|Image: Marshal Hedin|
First of all, they're undercover. I mean, have you ever heard of them? Of course not! You'd have to be an extremely odd person to have heard of Hooded Tickspiders. You're not odd are you? You wouldn't admit to a thing like that, would you? Never mind.
They're also undercover in that they live in soil, leaf litter, bark and caves. Hidden, dark, easily overlooked places.
Another thing is that if you want to see one, you better be in the right part of the world. This isn't one of those "every continent except Antarctica" types. Hooded Tickspiders are only found in the humidity of western Central Africa and Central America. The rest of the world is all foreign. They do things differently over there and Hooded Tickspiders want nothing to do with it.
|A Hooded Tickspider|
It all worked so well that Hooded Tickspiders weren't discovered until the 1830s. It was a fossil. And it was thought to be a beetle.
This distrust has a cost. Or maybe it's the cause? There are only 60 or so known species of Hooded Tickspider, all in the order Ricinulei. Compare that to the order Scorpiones, with some 1,800 species. To say nothing of spiders. (More like 40,000!)
Of course, that's assuming none of the 400,000 described beetles are actually Hooded Tickspiders in disguise. With these elite agents, such an assumption may be unwise...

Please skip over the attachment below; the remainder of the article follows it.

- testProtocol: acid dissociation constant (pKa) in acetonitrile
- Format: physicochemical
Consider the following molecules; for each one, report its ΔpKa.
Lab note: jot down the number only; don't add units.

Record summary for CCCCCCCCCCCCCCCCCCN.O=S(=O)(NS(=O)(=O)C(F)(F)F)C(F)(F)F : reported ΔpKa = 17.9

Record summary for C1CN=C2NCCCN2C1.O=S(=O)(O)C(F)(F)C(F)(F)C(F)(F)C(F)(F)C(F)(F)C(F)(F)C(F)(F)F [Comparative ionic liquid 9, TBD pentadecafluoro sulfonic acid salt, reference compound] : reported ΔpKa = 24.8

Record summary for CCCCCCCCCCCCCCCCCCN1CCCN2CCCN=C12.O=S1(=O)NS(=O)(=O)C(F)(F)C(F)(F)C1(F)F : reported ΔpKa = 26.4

In any case, let's take a closer look at those defences. Just how paranoid are they?
Adam H Katona
A Hooded Tickspider, yesterday
We'll start with the hood. This thing is lowered over the mouthparts and has to be lifted up come dinner time. It's like one of those old helmets except it doesn't have eye holes. Hooded Tickspiders don't have eyes, just light sensitive areas on the sides of the head. Eyes are a sign of weakness.
Those aforementioned mouthparts are pincer shaped affairs, unlike spider fangs but akin to many other arachnids. They also have pedipalps which look like really tiny scorpion claws. They use them to manipulate prey such as termites and other small invertebrates. Both the pedipalps and the mouthparts are armed with all manner of sensory organs for tasting food before they commit to eating it. You can never be too careful...
|Image: Marshal Hedin|
Then there's the chastity belt.
(I like learning things, but I'm not sure I should have Googled that).
Here's the thing: arachnids are divided into two parts, a cephalothorax and an abdomen. This is most notable in spiders, but it's the case for all of them even if the two parts are fused together into one big one.
Hooded Tickspiders are no different, except that their two parts are locked together. They aren't fused like a Harvestman, they're still distinct and separate with flexibility in between. But there's a complex mechanism that links them together. And beneath it, are the sexual organs.
It means that in order to mate, both males and females have to unlock themselves. The male then scoops up his spermatophore using his third leg (literally...) for the female to take away with her. Females carry the eggs in her hood, right in front of her face! Not keeping her eyes on them, she doesn't have any. So... keeping her sensory mouthparts on them, I suppose.
Clearly, she would never trust any babysitter. Her hatchlings even have 6 legs instead of the 8 they will later hvave when they grow and moult. They're BORN undercover agents!
I also have to inform you that the pictures here depict a Hooded Tickspider called Cryptocellus goodnighti. Isn't that a wonderful name? How sweet! How delightful! How... suspicious.